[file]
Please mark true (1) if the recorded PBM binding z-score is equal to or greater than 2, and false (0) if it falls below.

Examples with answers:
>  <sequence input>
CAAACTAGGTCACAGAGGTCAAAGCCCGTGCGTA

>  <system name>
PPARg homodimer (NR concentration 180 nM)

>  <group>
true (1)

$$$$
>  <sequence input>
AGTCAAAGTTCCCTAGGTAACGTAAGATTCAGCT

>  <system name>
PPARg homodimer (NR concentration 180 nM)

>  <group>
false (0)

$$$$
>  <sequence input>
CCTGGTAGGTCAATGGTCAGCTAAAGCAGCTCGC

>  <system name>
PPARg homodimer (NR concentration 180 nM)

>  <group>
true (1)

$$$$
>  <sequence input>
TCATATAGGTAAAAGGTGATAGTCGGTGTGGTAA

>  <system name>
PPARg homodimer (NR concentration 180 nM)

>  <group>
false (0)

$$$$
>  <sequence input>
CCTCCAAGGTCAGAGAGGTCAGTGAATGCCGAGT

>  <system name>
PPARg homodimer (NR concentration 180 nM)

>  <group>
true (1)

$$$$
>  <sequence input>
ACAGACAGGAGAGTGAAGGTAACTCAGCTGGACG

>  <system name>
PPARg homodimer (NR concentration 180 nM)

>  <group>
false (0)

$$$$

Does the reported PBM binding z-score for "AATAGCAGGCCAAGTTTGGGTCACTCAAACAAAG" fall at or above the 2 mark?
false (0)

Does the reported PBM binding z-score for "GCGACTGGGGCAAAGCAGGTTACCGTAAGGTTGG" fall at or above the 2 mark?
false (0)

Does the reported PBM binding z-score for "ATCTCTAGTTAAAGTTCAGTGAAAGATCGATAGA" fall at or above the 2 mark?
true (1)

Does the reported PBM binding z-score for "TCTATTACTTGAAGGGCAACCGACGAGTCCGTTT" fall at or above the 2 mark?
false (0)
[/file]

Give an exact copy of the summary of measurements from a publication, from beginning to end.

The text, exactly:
Please mark true (1) if the recorded PBM binding z-score is equal to or greater than 2, and false (0) if it falls below.

Examples with answers:
>  <sequence input>
CAAACTAGGTCACAGAGGTCAAAGCCCGTGCGTA

>  <system name>
PPARg homodimer (NR concentration 180 nM)

>  <group>
true (1)

$$$$
>  <sequence input>
AGTCAAAGTTCCCTAGGTAACGTAAGATTCAGCT

>  <system name>
PPARg homodimer (NR concentration 180 nM)

>  <group>
false (0)

$$$$
>  <sequence input>
CCTGGTAGGTCAATGGTCAGCTAAAGCAGCTCGC

>  <system name>
PPARg homodimer (NR concentration 180 nM)

>  <group>
true (1)

$$$$
>  <sequence input>
TCATATAGGTAAAAGGTGATAGTCGGTGTGGTAA

>  <system name>
PPARg homodimer (NR concentration 180 nM)

>  <group>
false (0)

$$$$
>  <sequence input>
CCTCCAAGGTCAGAGAGGTCAGTGAATGCCGAGT

>  <system name>
PPARg homodimer (NR concentration 180 nM)

>  <group>
true (1)

$$$$
>  <sequence input>
ACAGACAGGAGAGTGAAGGTAACTCAGCTGGACG

>  <system name>
PPARg homodimer (NR concentration 180 nM)

>  <group>
false (0)

$$$$

Does the reported PBM binding z-score for "AATAGCAGGCCAAGTTTGGGTCACTCAAACAAAG" fall at or above the 2 mark?
false (0)

Does the reported PBM binding z-score for "GCGACTGGGGCAAAGCAGGTTACCGTAAGGTTGG" fall at or above the 2 mark?
false (0)

Does the reported PBM binding z-score for "ATCTCTAGTTAAAGTTCAGTGAAAGATCGATAGA" fall at or above the 2 mark?
true (1)

Does the reported PBM binding z-score for "TCTATTACTTGAAGGGCAACCGACGAGTCCGTTT" fall at or above the 2 mark?
false (0)